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Big push starts

The real score is that Robredo was given the chance to introduce changes in the anti-narcotics campaign but she miserably fumbled the opportunity by running straight to her foreign benefactors in mapping out her program as anti-drugs czarina.

TDT

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Just as the American government has started to feel anxious over the notice President Rodrigo Duterte sent to terminate the Visiting Forces Agreement (VFA), the vicious noises coming from pseudo rights groups have been turned up anew.

It is not only one group but a horde that is now putting pressure on Rody along the lines of the Senate resolution that initiated the ban on Philippine officials for their role in the “unlawful incarceration” of suspected drug trafficker Sen. Leila de Lima.

Groups led by Amnesty International, Forum-Asia and Human Rights Watch came out with a demand yesterday for the unconditional and immediate release of De Lima while adding that Rappler founder Maria Ressa and Vice President Leni Robredo are targets of harassment.

“The mistreatment of De Lima reflects broader attacks by the administration of President Rodrigo Duterte against human rights defenders, particularly women,” according to the new propaganda offensive.

De Lima has been detained at the headquarters of the Philippine National Police since her arrest on 24 February 2017 or for about three years now.

“Since her detention, the authorities have made no substantial progress in court proceedings for the three drug-related cases eventually brought against her. These cases have been marked by undue delays after at least six judges decided to recuse themselves from hearing the cases or opted for early retirement,” claimed the noisemakers.

An outlandish claim of the group is that De Lima has been prevented from participating in hearings and proceedings at the Philippine Senate and faces restrictions on communications with outsiders.

The reality is that the Senator has full access to media which receives a barrage of her press releases that are mostly sharp criticisms of the President without any restrictions.

Still her backers said she is being mistreated and that her ordeal “reflects the broader repressive conditions that human rights defenders face in the country.”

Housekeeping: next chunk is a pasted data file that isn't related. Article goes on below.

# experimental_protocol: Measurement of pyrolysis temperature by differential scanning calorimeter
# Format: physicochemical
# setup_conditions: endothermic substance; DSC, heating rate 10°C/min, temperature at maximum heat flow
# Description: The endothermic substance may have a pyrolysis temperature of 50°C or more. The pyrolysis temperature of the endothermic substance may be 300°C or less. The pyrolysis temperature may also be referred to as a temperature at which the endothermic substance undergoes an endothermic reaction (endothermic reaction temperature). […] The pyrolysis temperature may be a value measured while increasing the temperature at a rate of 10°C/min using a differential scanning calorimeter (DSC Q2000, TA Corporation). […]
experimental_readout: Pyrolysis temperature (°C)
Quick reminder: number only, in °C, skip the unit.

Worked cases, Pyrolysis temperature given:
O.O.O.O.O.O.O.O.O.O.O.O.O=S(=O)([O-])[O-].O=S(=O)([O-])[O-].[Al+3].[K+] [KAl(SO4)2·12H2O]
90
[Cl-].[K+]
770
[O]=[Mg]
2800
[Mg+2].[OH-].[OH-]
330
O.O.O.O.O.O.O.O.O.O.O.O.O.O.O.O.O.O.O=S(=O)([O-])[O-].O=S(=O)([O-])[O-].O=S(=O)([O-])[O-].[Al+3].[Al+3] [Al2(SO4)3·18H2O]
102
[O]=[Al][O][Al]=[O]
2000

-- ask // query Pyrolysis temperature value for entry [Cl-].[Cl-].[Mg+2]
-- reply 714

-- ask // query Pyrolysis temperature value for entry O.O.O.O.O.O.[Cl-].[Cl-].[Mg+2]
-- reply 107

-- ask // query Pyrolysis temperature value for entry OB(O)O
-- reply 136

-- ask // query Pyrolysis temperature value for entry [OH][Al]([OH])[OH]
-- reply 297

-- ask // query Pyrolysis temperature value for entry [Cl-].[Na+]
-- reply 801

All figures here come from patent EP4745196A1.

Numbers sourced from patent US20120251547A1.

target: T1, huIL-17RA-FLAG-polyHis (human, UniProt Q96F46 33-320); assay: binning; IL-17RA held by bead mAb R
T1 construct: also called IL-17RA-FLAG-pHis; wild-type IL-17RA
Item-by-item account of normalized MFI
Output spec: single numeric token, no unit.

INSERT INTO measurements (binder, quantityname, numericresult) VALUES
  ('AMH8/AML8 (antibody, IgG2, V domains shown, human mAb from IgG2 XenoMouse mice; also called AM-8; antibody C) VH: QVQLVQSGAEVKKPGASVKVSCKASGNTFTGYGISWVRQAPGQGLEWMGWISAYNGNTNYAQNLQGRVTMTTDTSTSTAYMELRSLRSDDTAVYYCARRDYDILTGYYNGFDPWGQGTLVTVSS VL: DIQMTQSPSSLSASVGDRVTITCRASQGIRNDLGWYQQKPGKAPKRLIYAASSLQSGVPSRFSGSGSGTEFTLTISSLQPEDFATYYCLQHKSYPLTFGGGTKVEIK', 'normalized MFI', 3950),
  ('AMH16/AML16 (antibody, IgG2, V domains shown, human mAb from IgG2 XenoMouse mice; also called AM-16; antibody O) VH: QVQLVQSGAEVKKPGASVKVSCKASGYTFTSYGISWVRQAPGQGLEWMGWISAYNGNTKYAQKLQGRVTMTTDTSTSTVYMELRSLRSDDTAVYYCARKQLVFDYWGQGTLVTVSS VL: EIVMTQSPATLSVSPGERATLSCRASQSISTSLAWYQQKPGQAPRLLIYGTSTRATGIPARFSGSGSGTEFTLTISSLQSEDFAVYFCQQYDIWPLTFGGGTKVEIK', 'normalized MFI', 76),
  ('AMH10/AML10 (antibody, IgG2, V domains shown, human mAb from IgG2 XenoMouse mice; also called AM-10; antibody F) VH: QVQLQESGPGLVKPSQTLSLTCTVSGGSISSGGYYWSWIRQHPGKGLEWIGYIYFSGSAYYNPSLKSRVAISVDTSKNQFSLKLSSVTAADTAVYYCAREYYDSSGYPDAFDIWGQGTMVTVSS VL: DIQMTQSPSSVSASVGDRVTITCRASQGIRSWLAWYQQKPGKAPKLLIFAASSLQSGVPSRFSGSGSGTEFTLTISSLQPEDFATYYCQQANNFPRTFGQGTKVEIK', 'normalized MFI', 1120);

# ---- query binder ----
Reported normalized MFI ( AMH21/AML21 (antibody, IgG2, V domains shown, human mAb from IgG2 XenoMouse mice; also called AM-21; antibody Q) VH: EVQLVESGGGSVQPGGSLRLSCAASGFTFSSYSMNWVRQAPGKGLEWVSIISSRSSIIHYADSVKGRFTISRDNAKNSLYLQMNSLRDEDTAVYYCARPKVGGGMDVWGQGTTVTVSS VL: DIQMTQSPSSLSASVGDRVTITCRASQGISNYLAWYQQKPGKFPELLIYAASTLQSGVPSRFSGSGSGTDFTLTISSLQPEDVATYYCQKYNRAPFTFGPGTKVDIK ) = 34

Ressa’s Rappler, the group noted, has been publishing investigative reports about the war on drugs and for which she is facing numerous lawsuits.

The cases that Ressa face, however, were totally unrelated to the exercise of press freedom since these are about the violation of the Constitution regarding ownership limits while another case involves cyberlibel which is not unusual for any publication.

Another alleged victim of Rody’s “repressive regime” is Robredo who the group said is subjected to a “smear campaign.”

The real score is that Robredo was given the chance to introduce changes in the anti-narcotics campaign but she miserably fumbled the opportunity by running straight to her foreign benefactors in mapping out her program as anti-drugs czarina.

The group also mentioned left-wing members of communist party fronts as being “threatened and harassed for their human rights work.”

Prominently cited by the detractors was US Senate Resolution 142, which calls for sanctions such as asset freezes and travel bans against government officials responsible for De Lima’s arrest and detention, “as well as for the extrajudicial executions of alleged drug offenders.”

The move is now for other Western nations to impose similar sanctions which was already initiated by international rights lawyer Amal Clooney, who is also counsel of Ressa.

The UN Human Rights Council which is holding a session in June is a prime target of the group to scale up their demonization of Rody.

With two years left to swing an easy route for Robredo through a power grab, knowing that the election route would be futile for the yellow candidate, the ouster effort is now in full throttle.

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